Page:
Thursday, May 20, 2004


My mother's parents moved around a lot. She went to seven different schools during her 7th grade year. My grandfather did different things for employment. For awhile he mined for gold. That always sounded so fun and exotic, if you don't factor in that they lived poor.

My mother was born in Ashland, Oregon. She lived there during much of her childhood, but not continuously. My grandparents never lived in Ashland after my brother and I were born. We visited them in a few different places, but my favorite was Weed.

Weed is a small town in Northern California on I-5, not far from Mt. Shasta. My grandparents lived in a trailer in a trailer park...right next to the railroad tracks. And I thought it was the BEST! When you're 7 years old, what could be more fun than to spend time in a trailer where everything's compact and sized perfectly for someone your age? AND, to watch trains whiz by just a few yards away?!

It was later, in adulthood, that it dawned on me that most people would consider that a pretty less-than-desirable lifestyle. Trailer + railroad tracks = poor. But I never thought of my grandparents as poor. Ever. I don't ever remember them lacking in essentials--they just liked to move around a lot. And since I've been blessed with a healthy dose of wanderlust, I never saw that as a bad trait.

There was a wooden fence that separated the trailer park and the railroad tracks. I can remember my grandfather walking my little brother (who was maybe 2) and I over to the fence to wait for the train. I stood on the fence to get a better look as it went by. It was so fast! I probably counted the cars (or tried to) because that's something I still do. To me, it was better than Disneyland. The only thing better than spending time at that trailer park would have been to be on that train.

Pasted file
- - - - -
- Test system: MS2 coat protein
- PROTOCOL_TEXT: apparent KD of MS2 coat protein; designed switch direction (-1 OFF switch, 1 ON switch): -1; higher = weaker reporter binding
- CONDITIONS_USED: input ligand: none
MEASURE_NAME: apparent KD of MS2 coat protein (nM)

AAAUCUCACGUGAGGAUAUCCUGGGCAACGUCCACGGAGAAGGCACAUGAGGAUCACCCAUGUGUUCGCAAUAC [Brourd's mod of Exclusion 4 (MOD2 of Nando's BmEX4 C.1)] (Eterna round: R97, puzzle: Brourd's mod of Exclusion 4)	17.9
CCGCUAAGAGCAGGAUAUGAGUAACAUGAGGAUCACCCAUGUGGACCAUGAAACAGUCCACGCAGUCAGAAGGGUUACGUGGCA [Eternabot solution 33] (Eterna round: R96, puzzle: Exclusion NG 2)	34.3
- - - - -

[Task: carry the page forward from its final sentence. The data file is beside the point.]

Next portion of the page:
I've traveled by Weed many times in the ensuing years, but I've never ventured off the freeway to take a look around the town. I don't remember anything about the place except that trailer park. And maybe that's why I've never been back to visit. I'd like to keep that memory intact, rather than ruin it by seeing it through judgmentally-adult eyes.

My mother's parents were not warm, fuzzy people. They weren't overtly loving or affectionate. And that's probably another reason I choose to let that memory live untethered to reality. It's the best moment I shared with my grandfather.


You may have noticed that the right half of my blog has gone missing. (The other blog is fine.) When I published my last post, I got a weird error message that said something had gone awry and I should contact Blogger Support, which I did. I'm kind of curious to know what kind of turn-around time they have on support questions, since this was the first time I've needed to contact them. The couple of emails I sent to GMail Support were answered almost immediately, so the folks at THAT part of Google are really on top of it.


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